Update: Checked B&N on a whim and this is on sale for $2.99. Sold! Off to go sigh over a Texan who’s too cute to be for real.
@Cris You know, I don’t think that Janet has ever read Derek Craven’s book. I think she should and then review it for us.
@Jane and @Cris: Oh, I have definitely read Derek Craven and Sara Fielding’s book. Unlike seemingly everyone else, I did not fall into raptures over it. My favorite Kleypas historical is probably Forever My Love, which is, IIRC, Kleypas’s second book after Where Passion Leads (I hope I have that title right). Although I will certainly be willing to re-read Dreaming of You and review it for DA. I’m kind of curious to see if my response to it is different now, since I read it a number of years ago.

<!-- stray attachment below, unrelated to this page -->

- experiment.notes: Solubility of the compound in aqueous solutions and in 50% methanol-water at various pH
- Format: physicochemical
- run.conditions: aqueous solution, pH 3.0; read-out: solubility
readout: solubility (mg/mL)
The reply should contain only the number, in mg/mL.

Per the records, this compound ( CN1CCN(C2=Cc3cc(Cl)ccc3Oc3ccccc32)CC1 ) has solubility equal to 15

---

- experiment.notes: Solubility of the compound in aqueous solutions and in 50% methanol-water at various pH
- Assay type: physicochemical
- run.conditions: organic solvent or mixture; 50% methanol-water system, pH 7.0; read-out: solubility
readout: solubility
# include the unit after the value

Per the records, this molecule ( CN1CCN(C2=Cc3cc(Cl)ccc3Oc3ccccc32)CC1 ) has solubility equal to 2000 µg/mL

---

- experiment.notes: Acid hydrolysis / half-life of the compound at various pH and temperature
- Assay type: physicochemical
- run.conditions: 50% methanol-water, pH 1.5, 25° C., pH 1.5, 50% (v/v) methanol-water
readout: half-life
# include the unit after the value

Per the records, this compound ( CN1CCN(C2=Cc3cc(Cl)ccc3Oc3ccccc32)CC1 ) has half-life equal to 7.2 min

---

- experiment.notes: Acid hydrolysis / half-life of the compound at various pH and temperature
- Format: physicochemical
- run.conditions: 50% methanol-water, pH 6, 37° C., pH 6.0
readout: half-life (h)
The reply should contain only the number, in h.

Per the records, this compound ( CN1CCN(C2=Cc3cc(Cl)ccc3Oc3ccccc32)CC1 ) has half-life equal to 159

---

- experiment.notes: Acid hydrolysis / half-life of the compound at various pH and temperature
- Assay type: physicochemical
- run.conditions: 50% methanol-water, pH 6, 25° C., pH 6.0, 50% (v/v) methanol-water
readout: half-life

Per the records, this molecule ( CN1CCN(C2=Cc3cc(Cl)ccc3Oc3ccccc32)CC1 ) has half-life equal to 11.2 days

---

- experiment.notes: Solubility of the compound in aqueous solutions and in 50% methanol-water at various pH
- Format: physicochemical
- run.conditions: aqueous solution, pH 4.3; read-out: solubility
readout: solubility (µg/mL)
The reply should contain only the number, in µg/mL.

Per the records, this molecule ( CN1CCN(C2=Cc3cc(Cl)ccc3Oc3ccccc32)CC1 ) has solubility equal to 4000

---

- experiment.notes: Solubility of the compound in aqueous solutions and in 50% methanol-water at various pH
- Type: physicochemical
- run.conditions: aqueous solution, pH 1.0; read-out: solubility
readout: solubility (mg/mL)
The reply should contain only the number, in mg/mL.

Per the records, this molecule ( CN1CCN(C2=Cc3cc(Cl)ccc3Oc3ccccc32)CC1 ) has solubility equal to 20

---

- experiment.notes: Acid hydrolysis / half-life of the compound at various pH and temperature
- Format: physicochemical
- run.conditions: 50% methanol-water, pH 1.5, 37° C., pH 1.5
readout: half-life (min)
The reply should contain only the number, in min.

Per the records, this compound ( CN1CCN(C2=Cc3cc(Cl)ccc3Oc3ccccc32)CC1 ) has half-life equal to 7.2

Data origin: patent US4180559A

@Nicole: STS is my favorite Kleypas book in either subgenre. I even love the baby plot and find the fantasy aspect of Elle and Jack’s pairing extremely enjoyable.
“I may be in the minority of readers in this, but I really prefer your contemporary books to your historicals.”
Yep. This is me. I loved this series and wish she’d do more contemporary novels.
And that’s pretty much how I feel on the whole historical thing and why I’ve kind of left romance reading.
Can’t find a decent contemporary to save my flipping life. Sad.
@Janet Forever My Love is my favourite too. It might be because I read it when I was so young and it just burned into my mind. I am a bit scared to read it again just in case it is not as great as I remember. My least favourite was Christmas Eve at Friday Harbour. I am really looking forward to her next contemp though.
Kleypas will always be an auto buy for me.